Originally published on Ink 19 on October 9th, 2019
No Place Like Home
directed by Perry Henzell
starring Carl Bradshaw, Susan O’Meara, and P.J. Soles
Having spent three decades living in Boston, I always have felt a special attachment to Perry Henzell’s groundbreaking debut feature film, The Harder They Come, the movie that shepherded the growth of reggae into a phenomenon in the United States, whilst simultaneously turning the film’s lead actor, singer Jimmy Cliff, into a global star. Though Henzell’s exciting adaptation of the real life exploits of the notorious Jamaican outlaw, Vincent “Ivanhoe” Martin, was released in 1972 in the States with screenings in New York and Los Angeles that resulted in positive press and a distribution deal with Roger Corman’s New World Pictures, Henzell chose to promote the film on his own terms, and in 1973, the director cleverly sent a print to film programmer Larry Jackson of the Orson Welles Theatre in Cambridge, Massachusetts. The theater, which had just opened its doors in 1969, was looking to program daring cinema for its midnight film series, so when Jackson saw Henzell’s intense, reggae-fueled crime film, he was floored. Midnight screenings of The Harder They Come began in April of 1973 with a word of mouth campaign that elevated the film to a local phenomenon, which resulted in packed houses at each screening at the theater for the next six years, a trend that would soon spread to other cities around the country, making The Harder They Come a bonafide cult classic and its soundtrack album close to a necessity.
Unfortunately, the Orson Welles Theater, where the film continued to show regularly for years following its initial six year run, burned down in 1986, only a few short months before I moved to the city where I would call home for the next 29 years. I became a reggae disc jockey at a Cambridge radio station for twenty of those years, and I saw firsthand the long term effect that The Harder They Come had on the city. Boston was a cultivator for homegrown reggae bands, and given the city’s fertile Jamaican music scene as well as its large West Indian diaspora communities, Boston was also a mandatory stop for touring bands who performed Jamaica’s national music. So unsurprisingly, given the success and the pervasive influence left by The Harder They Come in my adopted city, the question that I would often hear many ask and then would ponder myself was: “Would there ever be a second feature from Perry Henzell?”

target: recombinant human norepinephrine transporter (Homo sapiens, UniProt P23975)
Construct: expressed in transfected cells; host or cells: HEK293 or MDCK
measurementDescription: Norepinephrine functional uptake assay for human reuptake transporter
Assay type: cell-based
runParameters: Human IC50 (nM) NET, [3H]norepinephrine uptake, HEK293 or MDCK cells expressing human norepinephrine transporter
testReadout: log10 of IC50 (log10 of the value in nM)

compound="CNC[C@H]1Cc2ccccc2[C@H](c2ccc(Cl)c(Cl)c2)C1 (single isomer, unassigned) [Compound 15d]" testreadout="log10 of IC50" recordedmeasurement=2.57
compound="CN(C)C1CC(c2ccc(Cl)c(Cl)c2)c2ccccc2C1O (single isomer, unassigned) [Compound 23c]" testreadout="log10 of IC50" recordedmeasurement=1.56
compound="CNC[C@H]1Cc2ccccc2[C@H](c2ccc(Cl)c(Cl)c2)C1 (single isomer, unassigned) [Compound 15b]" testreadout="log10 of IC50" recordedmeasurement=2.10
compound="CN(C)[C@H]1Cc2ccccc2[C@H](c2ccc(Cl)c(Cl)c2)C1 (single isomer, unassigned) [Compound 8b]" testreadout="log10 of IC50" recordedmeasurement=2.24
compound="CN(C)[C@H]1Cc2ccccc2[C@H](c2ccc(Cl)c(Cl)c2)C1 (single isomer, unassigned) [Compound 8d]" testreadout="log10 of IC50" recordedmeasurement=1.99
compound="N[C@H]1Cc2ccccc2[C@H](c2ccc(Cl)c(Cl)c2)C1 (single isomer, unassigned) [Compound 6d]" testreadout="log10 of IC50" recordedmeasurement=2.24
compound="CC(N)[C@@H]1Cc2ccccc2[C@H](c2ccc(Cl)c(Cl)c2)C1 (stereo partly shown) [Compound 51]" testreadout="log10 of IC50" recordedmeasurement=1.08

For years, many of us had read rumors of a follow up film that Henzell had begun to direct, but completion funds were difficult to raise, and thus, the project remained dormant. That is until 2006, when Henzell, then at the age of 70 and in poor health, painstakingly recut his existing footage of his second feature which was also shot in 1970s Jamaica entitled, No Place Like Home. In September of that same year, with a finished cut of his follow-up feature finally ready to be shown, the director accompanied his film along with its two stars, Carl Bradshaw (The Harder They Come, Countryman) and Susan O’Meara to the Toronto International Film Festival for a screening in front of an enthusiastic full-capacity audience where it was met with a positive reception only two months before Henzell sadly succumbed to cancer. For the next thirteen years, No Place Like Home would be next to impossible to view, but thankfully a new restoration of the original 16mm film elements hit theaters in New York City and Los Angeles this past August, and those screenings were even sometimes coupled with a new 4K restoration of the original 16mm negative of The Harder They Come.